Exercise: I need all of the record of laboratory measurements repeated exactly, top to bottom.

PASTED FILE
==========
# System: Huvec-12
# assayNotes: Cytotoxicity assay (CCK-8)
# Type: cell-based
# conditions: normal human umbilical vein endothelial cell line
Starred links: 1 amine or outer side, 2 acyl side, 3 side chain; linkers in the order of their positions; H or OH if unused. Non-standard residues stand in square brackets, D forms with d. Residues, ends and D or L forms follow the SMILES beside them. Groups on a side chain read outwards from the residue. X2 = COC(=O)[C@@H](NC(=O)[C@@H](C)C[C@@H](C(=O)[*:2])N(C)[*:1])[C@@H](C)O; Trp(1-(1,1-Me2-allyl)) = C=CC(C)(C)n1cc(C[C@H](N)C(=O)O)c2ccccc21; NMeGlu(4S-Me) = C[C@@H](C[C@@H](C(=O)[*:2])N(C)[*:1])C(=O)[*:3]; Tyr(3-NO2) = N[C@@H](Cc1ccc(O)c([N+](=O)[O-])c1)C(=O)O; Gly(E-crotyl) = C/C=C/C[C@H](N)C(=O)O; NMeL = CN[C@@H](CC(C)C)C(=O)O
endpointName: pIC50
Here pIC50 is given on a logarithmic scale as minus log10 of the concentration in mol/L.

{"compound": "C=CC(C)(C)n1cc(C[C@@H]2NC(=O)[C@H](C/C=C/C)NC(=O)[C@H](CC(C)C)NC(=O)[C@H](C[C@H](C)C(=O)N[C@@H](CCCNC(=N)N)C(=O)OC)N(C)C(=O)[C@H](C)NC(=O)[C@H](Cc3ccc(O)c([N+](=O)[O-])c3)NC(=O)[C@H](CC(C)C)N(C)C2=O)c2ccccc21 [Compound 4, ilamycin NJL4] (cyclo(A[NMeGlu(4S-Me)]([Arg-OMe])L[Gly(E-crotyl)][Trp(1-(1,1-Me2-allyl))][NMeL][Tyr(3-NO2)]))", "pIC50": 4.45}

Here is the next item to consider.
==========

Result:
# System: Huvec-12
# assayNotes: Cytotoxicity assay (CCK-8)
# Type: cell-based
# conditions: normal human umbilical vein endothelial cell line
Starred links: 1 amine or outer side, 2 acyl side, 3 side chain; linkers in the order of their positions; H or OH if unused. Non-standard residues stand in square brackets, D forms with d. Residues, ends and D or L forms follow the SMILES beside them. Groups on a side chain read outwards from the residue. X2 = COC(=O)[C@@H](NC(=O)[C@@H](C)C[C@@H](C(=O)[*:2])N(C)[*:1])[C@@H](C)O; Trp(1-(1,1-Me2-allyl)) = C=CC(C)(C)n1cc(C[C@H](N)C(=O)O)c2ccccc21; NMeGlu(4S-Me) = C[C@@H](C[C@@H](C(=O)[*:2])N(C)[*:1])C(=O)[*:3]; Tyr(3-NO2) = N[C@@H](Cc1ccc(O)c([N+](=O)[O-])c1)C(=O)O; Gly(E-crotyl) = C/C=C/C[C@H](N)C(=O)O; NMeL = CN[C@@H](CC(C)C)C(=O)O
endpointName: pIC50
Here pIC50 is given on a logarithmic scale as minus log10 of the concentration in mol/L.

{"compound": "C=CC(C)(C)n1cc(C[C@@H]2NC(=O)[C@H](C/C=C/C)NC(=O)[C@H](CC(C)C)NC(=O)[C@H](C[C@H](C)C(=O)N[C@@H](CCCNC(=N)N)C(=O)OC)N(C)C(=O)[C@H](C)NC(=O)[C@H](Cc3ccc(O)c([N+](=O)[O-])c3)NC(=O)[C@H](CC(C)C)N(C)C2=O)c2ccccc21 [Compound 4, ilamycin NJL4] (cyclo(A[NMeGlu(4S-Me)]([Arg-OMe])L[Gly(E-crotyl)][Trp(1-(1,1-Me2-allyl))][NMeL][Tyr(3-NO2)]))", "pIC50": 4.45}

Here is the next item to consider.